All week long, KTRK-TV (ABC13 News) is highlighting the very best of Montrose, showcasing prominent locations and local leaders throughout Houston’s LGBTQ community.
This week’s coverage of Montrose includes multiple aspects. On the arts side, viewers can watch a profile on well-known paper artist Joan Son. Plus, ABC13 will dish on eateries in town, such as George Country Sports Bar and Good Dog. The news station will also take a closer look at diversity in education, including as HISD’s Arabic Immersion Magnet School.
The idea to spotlight Montrose originated about a year ago, with ABC13 staff thinking of ways to bring attention to communities both in and outside the Interstate 610 loop, Director of Community Engagement Brandon de Hoyos told OutSmart.
“Since then, we have been to 22 communities with our ABC13+ series and have since turned our attention inside the loop,” he said. “Montrose was always going to be one of the places we covered because it is so rich in history and we have so many reasons to love it.”
Whether you live in Montrose or not, viewers will learn a thing or two about Houston’s larger than life gayborhood, de Hoyos said. “You are going to see familiar places and faces, but there are untold stories and real diamonds in the rough that we discovered as we researched and met with the people who live here.”
The coverage kicked off Monday with reporter Steve Campion talking to people at the colorful patio bar Present Company, which is located on Westheimer Road.
Watch ABC13’s footage from Present Company below.
Talking to transgender activist Mia Ryan, she spoke about her admiration for the Montrose area, which started about 17 years ago when she was searching for a place of acceptance.
Ryan, who recently started Sister to Sister Support Group to provide a safe space for trans folks, feels like Montrose continues to be a beacon of hope for those looking for a haven.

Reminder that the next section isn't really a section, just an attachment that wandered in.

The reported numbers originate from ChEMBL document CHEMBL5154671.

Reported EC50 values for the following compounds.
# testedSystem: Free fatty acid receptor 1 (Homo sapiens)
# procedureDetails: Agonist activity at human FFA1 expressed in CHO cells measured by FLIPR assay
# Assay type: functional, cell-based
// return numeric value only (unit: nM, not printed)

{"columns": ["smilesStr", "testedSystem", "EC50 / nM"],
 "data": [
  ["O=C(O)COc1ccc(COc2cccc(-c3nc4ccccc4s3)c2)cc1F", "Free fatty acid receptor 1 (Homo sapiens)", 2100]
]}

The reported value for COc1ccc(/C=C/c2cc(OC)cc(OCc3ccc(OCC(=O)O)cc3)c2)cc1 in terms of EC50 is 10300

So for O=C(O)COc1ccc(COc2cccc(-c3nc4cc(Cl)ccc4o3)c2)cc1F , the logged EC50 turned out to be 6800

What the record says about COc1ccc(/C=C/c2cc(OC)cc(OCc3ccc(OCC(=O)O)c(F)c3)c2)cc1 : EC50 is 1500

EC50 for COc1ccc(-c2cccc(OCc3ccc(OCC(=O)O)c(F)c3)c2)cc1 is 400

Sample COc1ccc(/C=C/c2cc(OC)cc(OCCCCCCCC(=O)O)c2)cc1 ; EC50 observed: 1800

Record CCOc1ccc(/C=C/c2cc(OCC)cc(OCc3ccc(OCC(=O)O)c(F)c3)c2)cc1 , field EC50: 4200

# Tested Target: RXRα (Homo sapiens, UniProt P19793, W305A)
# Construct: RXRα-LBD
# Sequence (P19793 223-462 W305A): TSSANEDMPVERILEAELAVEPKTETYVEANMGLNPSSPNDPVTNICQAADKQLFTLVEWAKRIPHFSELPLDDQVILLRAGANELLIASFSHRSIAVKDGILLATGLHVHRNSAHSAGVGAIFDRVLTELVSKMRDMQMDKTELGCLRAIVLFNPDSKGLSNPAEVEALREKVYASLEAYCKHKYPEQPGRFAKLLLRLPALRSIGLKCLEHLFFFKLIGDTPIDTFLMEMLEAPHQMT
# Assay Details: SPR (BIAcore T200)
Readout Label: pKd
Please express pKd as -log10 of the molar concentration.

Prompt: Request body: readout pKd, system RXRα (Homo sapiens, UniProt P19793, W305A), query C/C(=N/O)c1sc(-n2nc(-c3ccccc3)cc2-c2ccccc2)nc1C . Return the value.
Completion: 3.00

“It is great that this space is still here,” she said. “It is still providing an affirming atmosphere and environment for the next generation.”
Montrose is such a fundamental part of Houston, and it is refreshing to share positive stories on the LGBTQ community outside of Pride Month, Hoyos said.
“You can’t talk about Houston without talking about Montrose,” he said. “In many ways, because its history is so diverse. Montrose really is a portrait of Houston: its founding is tied to the oil boom, called home by many larger than life personalities over the years, a playground for creative spirits and counterculture warriors, and a place with a brave and bohemian spirit.”
“We had to tell the story of Montrose and all its people—LGBTQ community included—because it is a reflection of where we have been as a city and where we are going together,” de Hoyos continued.
For Hoyos, Montrose is a true embodiment of love.
“There is an embrace you feel in Montrose that is unlike other parts of Houston,” he said. “On a personal level, being here made it okay to be myself as an openly gay man. I found strength in numbers, and an energy that allowed me to dream, grow and forge my own path.”
Montrose is a place within the city where inclusion matters, where people from all walks of life can unite as one. De Hoyos hopes the gayborhood inspires viewers to learn to be more kind and compassionate.
“Ultimately, I know viewers are going to find new reasons to fall in love with Montrose all over again, and that is really exciting,” he said. “Montrose beckons you to come as you are.”
Tune into ABC13’s continued Montrose coverage today through Friday. Go to abc13.com/plus for more information.